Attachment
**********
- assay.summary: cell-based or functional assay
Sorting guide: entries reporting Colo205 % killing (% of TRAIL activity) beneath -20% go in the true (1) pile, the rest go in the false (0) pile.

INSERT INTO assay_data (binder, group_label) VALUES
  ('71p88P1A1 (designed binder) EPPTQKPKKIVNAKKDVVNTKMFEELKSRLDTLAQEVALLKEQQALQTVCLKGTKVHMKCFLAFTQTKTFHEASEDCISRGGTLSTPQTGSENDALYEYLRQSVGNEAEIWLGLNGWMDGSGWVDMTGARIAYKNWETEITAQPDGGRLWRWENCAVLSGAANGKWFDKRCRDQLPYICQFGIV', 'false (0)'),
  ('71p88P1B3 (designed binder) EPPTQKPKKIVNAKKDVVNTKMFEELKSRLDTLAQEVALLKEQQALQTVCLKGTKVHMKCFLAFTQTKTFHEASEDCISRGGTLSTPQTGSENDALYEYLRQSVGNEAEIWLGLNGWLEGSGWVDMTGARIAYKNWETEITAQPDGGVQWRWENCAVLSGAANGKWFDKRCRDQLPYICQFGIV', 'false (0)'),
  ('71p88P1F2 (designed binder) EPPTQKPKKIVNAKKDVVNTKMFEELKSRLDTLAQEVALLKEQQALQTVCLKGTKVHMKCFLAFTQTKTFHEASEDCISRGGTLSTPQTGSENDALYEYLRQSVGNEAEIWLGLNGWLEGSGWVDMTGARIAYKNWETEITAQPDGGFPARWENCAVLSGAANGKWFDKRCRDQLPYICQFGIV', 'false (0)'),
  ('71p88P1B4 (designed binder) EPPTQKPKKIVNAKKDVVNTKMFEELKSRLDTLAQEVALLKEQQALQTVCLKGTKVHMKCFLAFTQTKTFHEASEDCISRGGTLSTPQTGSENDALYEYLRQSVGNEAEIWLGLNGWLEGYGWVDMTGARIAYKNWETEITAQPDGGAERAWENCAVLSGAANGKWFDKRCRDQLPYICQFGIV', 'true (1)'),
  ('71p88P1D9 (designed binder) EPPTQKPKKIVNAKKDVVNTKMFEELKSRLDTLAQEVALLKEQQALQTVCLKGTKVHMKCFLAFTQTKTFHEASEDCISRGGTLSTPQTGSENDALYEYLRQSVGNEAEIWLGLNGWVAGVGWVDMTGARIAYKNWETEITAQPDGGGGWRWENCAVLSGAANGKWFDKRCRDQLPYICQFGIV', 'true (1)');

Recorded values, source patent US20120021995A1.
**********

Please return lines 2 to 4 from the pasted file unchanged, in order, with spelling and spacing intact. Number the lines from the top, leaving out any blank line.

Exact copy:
Sorting guide: entries reporting Colo205 % killing (% of TRAIL activity) beneath -20% go in the true (1) pile, the rest go in the false (0) pile.

INSERT INTO assay_data (binder, group_label) VALUES
  ('71p88P1A1 (designed binder) EPPTQKPKKIVNAKKDVVNTKMFEELKSRLDTLAQEVALLKEQQALQTVCLKGTKVHMKCFLAFTQTKTFHEASEDCISRGGTLSTPQTGSENDALYEYLRQSVGNEAEIWLGLNGWMDGSGWVDMTGARIAYKNWETEITAQPDGGRLWRWENCAVLSGAANGKWFDKRCRDQLPYICQFGIV', 'false (0)'),